One common requirement or recommendation during the process of a criminal trial involving drugs or alcohol is that the defendant seek a chemical health evaluation. Sometimes this is mandated by the court after the arrest, while other times it is recommended by your defense attorney to help you get your life back on track. By getting a chemical health evaluation, it also shows the court that you take the charges seriously and that you are committed to making positive changes in your life.
But what goes on during a chemical health evaluation, and what can you expect from the process? As someone who has referred countless clients to these health services, we explain what you can expect from a drug or alcohol evaluation in today’s blog.
Chemical Health Evaluations
If you have been required or recommended to seek chemical health counseling, talk to your defense attorney. We have connections in the substance abuse community, and we can help get you set up with a counselor to suit your specific situation. Otherwise, you can get connected with a counselor in your area by calling the Substance Abuse and Mental Health Services hotline at 1-800-662-4357.
Once you are connected with a counselor, here’s what you can expect. At the outset, they’ll ask for some personal and medical records. This will allow the counselor to get a better understanding of what you’re dealing with and what your needs are. Nothing you share here will be released elsewhere without your consent.
After the background information is taken care of, you’ll sit down for an interview with a drug or alcohol counselor. The session lasts about an hour, and there are two main goals:
- Conduct an evaluation and set a risk profile.
- Have the patient share their concerns, desires and questions about gaining control over their chemical dependency.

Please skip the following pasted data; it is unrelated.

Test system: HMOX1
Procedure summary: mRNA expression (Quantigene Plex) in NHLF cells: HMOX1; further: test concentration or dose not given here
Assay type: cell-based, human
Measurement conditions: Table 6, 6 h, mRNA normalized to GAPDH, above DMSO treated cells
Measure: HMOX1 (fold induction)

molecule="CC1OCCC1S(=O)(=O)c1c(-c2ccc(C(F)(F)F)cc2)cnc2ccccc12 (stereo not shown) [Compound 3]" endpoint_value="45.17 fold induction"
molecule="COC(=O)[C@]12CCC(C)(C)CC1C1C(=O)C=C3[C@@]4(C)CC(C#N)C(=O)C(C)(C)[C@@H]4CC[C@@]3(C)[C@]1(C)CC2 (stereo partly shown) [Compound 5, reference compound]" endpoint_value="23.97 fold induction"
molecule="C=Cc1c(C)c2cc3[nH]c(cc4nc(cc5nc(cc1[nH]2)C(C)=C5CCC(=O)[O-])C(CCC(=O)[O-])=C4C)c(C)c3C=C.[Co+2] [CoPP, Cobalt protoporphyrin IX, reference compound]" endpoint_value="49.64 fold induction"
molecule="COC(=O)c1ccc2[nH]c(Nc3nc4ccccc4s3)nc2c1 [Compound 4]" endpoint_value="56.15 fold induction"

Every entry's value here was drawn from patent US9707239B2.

The conversation is back and forth in nature, with the counselor learning about the ways addictive behaviors affect you and you learning about new coping mechanisms to avoid falling back into old habits. Once your risk score is assessed, your counselor may recommend that you seek in-patient care, out-patient follow ups or no further treatment.
Be honest during the interview, because nothing you say can be held against you in the court of law or in any legal proceedings, and as we mentioned above, all the information will remain confidential unless you allow us to share it with other treatment centers should you head elsewhere for continued care. After the interview is over, you will have a written evaluation drafted and reviewed by a clinical director. They will send this evaluation to you with their recommendations, and they can also send the letter to your lawyer, the court system or anyone else who may benefit from seeing the evaluation, with your permission.
If you are interested in learning more about chemical health evaluations, or you need legal assistance with a drug or alcohol charge in Minnesota, reach out to Appelman Law Firm today. We can get you the legal and personal help you need. Call our office at (952) 224-2277 today.